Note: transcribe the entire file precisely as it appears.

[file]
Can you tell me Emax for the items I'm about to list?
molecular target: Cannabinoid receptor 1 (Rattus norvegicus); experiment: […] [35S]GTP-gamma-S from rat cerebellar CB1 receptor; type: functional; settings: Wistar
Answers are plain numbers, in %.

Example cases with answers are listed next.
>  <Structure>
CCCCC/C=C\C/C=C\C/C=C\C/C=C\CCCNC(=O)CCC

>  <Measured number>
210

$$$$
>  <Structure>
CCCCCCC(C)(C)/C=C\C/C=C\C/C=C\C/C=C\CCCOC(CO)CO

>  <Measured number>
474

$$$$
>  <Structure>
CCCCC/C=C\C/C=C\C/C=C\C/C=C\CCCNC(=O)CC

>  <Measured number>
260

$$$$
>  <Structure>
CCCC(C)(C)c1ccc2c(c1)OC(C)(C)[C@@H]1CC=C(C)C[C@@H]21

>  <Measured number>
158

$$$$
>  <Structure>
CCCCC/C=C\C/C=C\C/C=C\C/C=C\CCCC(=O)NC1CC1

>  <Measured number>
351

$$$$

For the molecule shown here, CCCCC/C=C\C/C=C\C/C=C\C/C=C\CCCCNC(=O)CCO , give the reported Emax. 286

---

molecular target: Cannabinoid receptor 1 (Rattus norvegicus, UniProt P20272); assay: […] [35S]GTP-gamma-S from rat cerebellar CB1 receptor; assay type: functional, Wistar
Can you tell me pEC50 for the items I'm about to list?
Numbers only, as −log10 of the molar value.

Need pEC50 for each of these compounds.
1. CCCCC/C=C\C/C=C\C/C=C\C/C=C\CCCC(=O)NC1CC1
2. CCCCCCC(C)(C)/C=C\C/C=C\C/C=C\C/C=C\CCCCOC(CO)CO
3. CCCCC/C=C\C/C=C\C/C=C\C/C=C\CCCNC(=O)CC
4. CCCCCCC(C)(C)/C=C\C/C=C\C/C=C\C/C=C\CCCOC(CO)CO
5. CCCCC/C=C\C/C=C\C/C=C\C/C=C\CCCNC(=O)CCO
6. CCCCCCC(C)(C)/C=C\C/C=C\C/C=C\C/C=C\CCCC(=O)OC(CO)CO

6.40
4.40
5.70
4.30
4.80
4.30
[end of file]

Can you tell me Emax for the items I'm about to list?
molecular target: Cannabinoid receptor 1 (Rattus norvegicus); experiment: […] [35S]GTP-gamma-S from rat cerebellar CB1 receptor; type: functional; settings: Wistar
Answers are plain numbers, in %.

Example cases with answers are listed next.
>  <Structure>
CCCCC/C=C\C/C=C\C/C=C\C/C=C\CCCNC(=O)CCC

>  <Measured number>
210

$$$$
>  <Structure>
CCCCCCC(C)(C)/C=C\C/C=C\C/C=C\C/C=C\CCCOC(CO)CO

>  <Measured number>
474

$$$$
>  <Structure>
CCCCC/C=C\C/C=C\C/C=C\C/C=C\CCCNC(=O)CC

>  <Measured number>
260

$$$$
>  <Structure>
CCCC(C)(C)c1ccc2c(c1)OC(C)(C)[C@@H]1CC=C(C)C[C@@H]21

>  <Measured number>
158

$$$$
>  <Structure>
CCCCC/C=C\C/C=C\C/C=C\C/C=C\CCCC(=O)NC1CC1

>  <Measured number>
351

$$$$

For the molecule shown here, CCCCC/C=C\C/C=C\C/C=C\C/C=C\CCCCNC(=O)CCO , give the reported Emax. 286

---

molecular target: Cannabinoid receptor 1 (Rattus norvegicus, UniProt P20272); assay: […] [35S]GTP-gamma-S from rat cerebellar CB1 receptor; assay type: functional, Wistar
Can you tell me pEC50 for the items I'm about to list?
Numbers only, as −log10 of the molar value.

Need pEC50 for each of these compounds.
1. CCCCC/C=C\C/C=C\C/C=C\C/C=C\CCCC(=O)NC1CC1
2. CCCCCCC(C)(C)/C=C\C/C=C\C/C=C\C/C=C\CCCCOC(CO)CO
3. CCCCC/C=C\C/C=C\C/C=C\C/C=C\CCCNC(=O)CC
4. CCCCCCC(C)(C)/C=C\C/C=C\C/C=C\C/C=C\CCCOC(CO)CO
5. CCCCC/C=C\C/C=C\C/C=C\C/C=C\CCCNC(=O)CCO
6. CCCCCCC(C)(C)/C=C\C/C=C\C/C=C\C/C=C\CCCC(=O)OC(CO)CO

6.40
4.40
5.70
4.30
4.80
4.30